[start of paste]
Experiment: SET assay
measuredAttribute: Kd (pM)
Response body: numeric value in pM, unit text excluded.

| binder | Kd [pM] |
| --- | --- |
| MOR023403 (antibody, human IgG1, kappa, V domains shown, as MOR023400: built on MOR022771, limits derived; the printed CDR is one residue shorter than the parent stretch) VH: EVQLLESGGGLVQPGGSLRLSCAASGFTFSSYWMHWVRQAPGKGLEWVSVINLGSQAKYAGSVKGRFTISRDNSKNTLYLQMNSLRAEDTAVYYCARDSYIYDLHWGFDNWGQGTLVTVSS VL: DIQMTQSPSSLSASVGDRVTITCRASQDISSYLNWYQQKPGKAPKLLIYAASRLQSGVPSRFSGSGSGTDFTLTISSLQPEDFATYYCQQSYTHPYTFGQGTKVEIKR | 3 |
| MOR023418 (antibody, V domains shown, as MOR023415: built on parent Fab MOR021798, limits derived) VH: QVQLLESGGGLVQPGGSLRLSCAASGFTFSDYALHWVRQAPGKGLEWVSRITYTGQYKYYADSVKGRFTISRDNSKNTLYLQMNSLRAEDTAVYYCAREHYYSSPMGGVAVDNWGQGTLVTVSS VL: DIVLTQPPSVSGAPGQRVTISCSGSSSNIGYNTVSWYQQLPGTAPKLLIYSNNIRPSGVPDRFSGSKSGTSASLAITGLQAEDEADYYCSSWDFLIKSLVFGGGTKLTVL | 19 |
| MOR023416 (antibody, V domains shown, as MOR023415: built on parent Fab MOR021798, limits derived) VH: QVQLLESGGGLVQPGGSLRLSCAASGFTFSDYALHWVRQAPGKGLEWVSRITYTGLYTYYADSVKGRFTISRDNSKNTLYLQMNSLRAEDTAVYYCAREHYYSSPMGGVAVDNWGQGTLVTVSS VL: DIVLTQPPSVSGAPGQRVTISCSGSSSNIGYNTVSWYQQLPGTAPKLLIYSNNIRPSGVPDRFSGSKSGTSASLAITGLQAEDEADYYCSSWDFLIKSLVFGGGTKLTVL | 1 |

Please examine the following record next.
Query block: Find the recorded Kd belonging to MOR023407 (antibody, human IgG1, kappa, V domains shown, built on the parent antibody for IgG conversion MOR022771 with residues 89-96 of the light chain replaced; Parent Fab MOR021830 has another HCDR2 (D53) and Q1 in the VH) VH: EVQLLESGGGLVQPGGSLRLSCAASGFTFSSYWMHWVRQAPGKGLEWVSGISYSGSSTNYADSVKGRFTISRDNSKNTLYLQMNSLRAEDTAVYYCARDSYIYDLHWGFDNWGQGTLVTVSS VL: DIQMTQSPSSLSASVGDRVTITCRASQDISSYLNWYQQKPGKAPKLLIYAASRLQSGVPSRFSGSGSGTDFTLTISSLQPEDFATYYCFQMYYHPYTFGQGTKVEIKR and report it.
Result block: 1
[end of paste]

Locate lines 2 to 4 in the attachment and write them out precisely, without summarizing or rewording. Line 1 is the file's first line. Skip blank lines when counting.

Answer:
measuredAttribute: Kd (pM)
Response body: numeric value in pM, unit text excluded.

| binder | Kd [pM] |